Tooele Transcript Bulletin – News in Tooele, Utah

August 21, 2014
Use Spotlight to locate items on your Apple

When you need to find anything located on your Mac, you can use the Spotlight search field in the upper-right corner of the window or menu to locate it fast and easily. Here is how to customize this option.

Open Spotlight by clicking the apple in the upper-left corner of your desktop and then select “System Preferences.” In the box, along the top row, select “Spotlight.”

When the Spotlight box opens, you’ll see two tabs near the top. Select the “Search Results” tab. You also see a list of locations in the box below. Next, look through the locations list and checkmark the places you want searched and remove the checkmark for those locations you want to leave out from future searches. You can also change the order of the search results by clicking, holding and dragging the items in the order you desire.

At the bottom, you can customize keyboard shortcuts for your searching. Click the drop-down menu and make your choice for each. If a yellow alert triangle appears next to the drop-down box, it means this shortcut is already in use by another app. You can click the yellow triangle to view all the shortcut preferences in use on your Mac.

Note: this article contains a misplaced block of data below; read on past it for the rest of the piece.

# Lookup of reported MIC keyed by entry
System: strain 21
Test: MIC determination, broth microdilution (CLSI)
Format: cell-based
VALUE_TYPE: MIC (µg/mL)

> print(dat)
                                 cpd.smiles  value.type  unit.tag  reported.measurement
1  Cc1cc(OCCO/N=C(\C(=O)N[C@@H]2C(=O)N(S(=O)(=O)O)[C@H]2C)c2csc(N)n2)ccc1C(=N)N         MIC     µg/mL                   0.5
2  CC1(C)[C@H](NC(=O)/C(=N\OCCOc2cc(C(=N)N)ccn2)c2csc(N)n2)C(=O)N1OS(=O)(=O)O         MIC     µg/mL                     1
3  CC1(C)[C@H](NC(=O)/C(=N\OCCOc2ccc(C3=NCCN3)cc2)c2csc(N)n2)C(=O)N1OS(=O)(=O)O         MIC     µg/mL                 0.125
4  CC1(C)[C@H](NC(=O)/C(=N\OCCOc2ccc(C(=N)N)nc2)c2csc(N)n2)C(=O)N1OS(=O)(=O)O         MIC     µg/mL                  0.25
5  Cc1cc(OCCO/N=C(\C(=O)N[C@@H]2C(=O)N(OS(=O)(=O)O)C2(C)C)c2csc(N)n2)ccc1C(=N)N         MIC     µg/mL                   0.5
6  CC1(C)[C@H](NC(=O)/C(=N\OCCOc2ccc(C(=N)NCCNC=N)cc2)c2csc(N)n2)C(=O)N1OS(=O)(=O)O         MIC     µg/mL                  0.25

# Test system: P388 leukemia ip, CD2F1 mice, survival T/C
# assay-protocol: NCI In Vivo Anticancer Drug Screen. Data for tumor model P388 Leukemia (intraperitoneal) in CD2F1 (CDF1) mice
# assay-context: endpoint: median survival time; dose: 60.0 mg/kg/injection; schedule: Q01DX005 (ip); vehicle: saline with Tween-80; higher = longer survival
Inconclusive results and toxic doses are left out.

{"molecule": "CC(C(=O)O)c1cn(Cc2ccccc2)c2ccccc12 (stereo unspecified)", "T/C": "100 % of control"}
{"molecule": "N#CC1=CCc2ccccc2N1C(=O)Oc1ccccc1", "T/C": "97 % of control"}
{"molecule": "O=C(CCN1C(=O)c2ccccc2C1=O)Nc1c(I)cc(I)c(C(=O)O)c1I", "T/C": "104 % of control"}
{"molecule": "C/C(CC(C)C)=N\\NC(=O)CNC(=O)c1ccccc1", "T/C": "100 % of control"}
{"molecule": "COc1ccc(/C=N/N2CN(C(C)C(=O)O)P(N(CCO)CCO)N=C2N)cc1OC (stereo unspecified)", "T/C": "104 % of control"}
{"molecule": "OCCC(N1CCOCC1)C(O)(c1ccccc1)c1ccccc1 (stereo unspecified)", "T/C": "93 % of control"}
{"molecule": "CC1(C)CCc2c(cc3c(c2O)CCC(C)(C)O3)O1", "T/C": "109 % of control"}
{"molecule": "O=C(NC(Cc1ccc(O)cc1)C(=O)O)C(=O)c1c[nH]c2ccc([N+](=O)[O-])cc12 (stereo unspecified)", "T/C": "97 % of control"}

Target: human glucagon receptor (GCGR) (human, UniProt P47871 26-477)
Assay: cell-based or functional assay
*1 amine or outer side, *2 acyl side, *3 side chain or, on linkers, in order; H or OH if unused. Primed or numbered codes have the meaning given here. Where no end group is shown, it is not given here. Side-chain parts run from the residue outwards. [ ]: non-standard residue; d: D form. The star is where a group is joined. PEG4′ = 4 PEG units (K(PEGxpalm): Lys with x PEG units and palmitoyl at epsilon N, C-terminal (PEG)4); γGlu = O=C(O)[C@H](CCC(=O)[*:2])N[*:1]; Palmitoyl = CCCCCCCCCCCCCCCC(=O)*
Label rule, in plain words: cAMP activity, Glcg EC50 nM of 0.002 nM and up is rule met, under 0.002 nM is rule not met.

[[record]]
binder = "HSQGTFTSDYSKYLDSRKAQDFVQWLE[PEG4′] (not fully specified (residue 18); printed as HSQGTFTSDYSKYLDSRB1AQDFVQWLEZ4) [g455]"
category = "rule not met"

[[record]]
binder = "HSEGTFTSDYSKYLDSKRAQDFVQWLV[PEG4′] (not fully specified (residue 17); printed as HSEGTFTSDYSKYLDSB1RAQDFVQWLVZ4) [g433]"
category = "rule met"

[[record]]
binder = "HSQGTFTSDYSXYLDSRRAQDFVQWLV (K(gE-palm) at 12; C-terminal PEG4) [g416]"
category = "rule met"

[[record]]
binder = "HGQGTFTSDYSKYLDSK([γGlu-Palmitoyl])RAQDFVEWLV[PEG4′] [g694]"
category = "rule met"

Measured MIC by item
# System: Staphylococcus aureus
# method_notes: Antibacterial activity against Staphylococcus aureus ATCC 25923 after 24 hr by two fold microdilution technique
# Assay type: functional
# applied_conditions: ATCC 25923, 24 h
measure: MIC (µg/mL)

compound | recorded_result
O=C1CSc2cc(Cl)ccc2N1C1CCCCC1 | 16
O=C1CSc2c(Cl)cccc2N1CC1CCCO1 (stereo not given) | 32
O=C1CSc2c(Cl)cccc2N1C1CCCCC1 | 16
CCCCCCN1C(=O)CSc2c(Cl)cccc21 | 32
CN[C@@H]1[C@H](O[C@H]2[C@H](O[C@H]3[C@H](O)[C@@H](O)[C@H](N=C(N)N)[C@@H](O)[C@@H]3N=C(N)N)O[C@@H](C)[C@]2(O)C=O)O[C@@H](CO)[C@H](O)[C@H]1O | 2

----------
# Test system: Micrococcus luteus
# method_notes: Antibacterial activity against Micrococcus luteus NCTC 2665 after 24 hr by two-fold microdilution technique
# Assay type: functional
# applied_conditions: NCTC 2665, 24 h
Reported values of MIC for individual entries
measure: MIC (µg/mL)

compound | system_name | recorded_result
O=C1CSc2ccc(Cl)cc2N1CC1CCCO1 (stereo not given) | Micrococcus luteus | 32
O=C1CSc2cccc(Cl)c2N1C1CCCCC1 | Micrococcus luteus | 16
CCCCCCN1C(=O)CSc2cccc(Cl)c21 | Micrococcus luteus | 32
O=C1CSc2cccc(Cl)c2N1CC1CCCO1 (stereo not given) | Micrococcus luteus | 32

Now, click the “Privacy” tab near the top. Here is where you can add a folder or disk to this list so it is excluded from searches. To do this, click the “+” sign at the bottom and in the browse box that opens, select the folder or disk you want to exclude and then select the “Choose” button. Do this for each item you want skipped in the searching. You can also drag folders to the open box to add to the privacy list. If you add something to the location list and then want to remove it, highlight the item from list and then click the “-” sign at the bottom and it will be removed. Once you have made your choices, select the red button at the top-left to close the Spotlight box.

For 14 years, Scott Lindsay has helped tens of thousands of people better their skills, publishing more than 250 articles about the computer and the Internet. You can reach Scott for comments or questions at

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